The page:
22nd MOS Airman earns spotlight performer

  • Published
  • By Airman 1st Class Laura Valentine
  • 22nd Air Refueling Wing Public Affairs
As a spotlight performer, individuals are chosen by leadership for demonstrating one or more of the 22nd ARW commander's intents: Foster a culture of excellence ... Develop the next generation of leaders ... Set and achieve goals.

Tech. Sgt. James Peak, 22nd Maintenance Operations Squadron electrical environmental systems instructor and development NCO in charge, was selected as the 22nd Air Refueling Wing spotlight performer for the week of July 2 to 6, 2012.

As a development and electrical/environmental systems instructor, Peak develops and reviews course material and instructs courses.

Recently Peak represented McConnell and the Air Mobility Command in Orlando, Fla., testing virtual systems for an upcoming $4.5 million Air Mobility Command contract supplying the first ever KC-135 Stratotanker virtual maintenance training system. He was also selected to give a flightline reunion tour for the Headquarters Air Force Office of Special Investigations director of base realignment and closure and the OSI HQ director of staff.

"TSgt Peak truly epitomizes the 'whole-person' concept," said Master Sgt. James Noel, 22nd MOS development and instruction section chief. "His commitment and dedication both on and off duty are an example for us all to follow. He is a mature, articulate NCO who brings not only new ideas but solutions."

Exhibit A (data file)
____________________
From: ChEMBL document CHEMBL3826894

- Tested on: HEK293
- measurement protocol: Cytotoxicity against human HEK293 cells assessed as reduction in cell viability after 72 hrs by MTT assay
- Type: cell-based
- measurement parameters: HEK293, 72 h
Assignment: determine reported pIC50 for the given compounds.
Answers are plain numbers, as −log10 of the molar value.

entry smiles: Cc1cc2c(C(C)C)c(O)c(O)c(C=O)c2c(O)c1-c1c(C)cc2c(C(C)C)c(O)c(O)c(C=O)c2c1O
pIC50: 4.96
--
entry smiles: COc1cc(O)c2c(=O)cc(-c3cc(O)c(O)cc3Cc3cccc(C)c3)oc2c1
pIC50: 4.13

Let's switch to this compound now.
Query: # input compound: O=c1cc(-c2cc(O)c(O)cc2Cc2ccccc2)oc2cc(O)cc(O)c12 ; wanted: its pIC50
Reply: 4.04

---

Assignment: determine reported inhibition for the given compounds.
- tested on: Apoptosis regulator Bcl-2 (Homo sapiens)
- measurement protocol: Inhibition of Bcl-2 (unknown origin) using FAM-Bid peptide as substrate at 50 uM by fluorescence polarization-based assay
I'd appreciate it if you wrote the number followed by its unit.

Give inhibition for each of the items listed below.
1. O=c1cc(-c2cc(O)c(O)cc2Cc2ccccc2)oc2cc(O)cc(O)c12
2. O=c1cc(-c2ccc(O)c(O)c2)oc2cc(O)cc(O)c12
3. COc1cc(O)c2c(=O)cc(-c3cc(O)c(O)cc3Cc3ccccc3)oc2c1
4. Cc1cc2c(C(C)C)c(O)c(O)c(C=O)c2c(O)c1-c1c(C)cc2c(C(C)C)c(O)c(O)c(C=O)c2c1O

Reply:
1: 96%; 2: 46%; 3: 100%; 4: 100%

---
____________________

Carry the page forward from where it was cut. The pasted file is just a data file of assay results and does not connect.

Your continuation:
Peak has been in the Air Force for nine years and has been stationed at McConnell since September 2002. In his spare time, the Fayetteville, Ark., native enjoys collecting and shooting firearms, riding motorcycles, hunting and fishing.

Who is the most positive influence in your life and why?
I can't identify any single person as the most positive influence. My wife's upbeat, loving and positive personality is wonderful. My mom taught me good work ethics and helps keep me focused and my current supervisor and former supervisor are great leaders and have been amazing mentors.

If you could give advice to a new Airman, what would it be and why?
I suggest they find mentors that they look up to personally and professionally and sit down or work with those people regularly and learn all they can. It is important to remember that not everyone is perfect, so filter through the imperfections. They should find what they like and put it in their toolbox to use later. Without great mentors in my life, I would not be where I am today.

What is one goal that you have already accomplished, or would like to accomplish, during your Air Force career?
I recently earned my Community College of the Air Force Degree in Aviation Maintenance Technology so my next goal will be a bachelor's degree in Professional Aeronautics.

Where is the most interesting place you have traveled and why do you feel that way?
I recently traveled to Orlando, to visit some companies about a virtual aircraft maintenance training device contract. It was very interesting to see the "business" side of the Air Force and it was a far cry from the aircraft maintenance environment I have become a used to.

If you had the opportunity to meet anyone in the world, who would it be and why?
I would like to meet someone from the past. Any one of the aircraft maintenance pioneers would work. It would be incredible to spend just a few minutes talking with both Charles Edward Taylor, the Wright Brother's mechanic, and Vernon Burge, the co-designer of the first tricycle landing gear.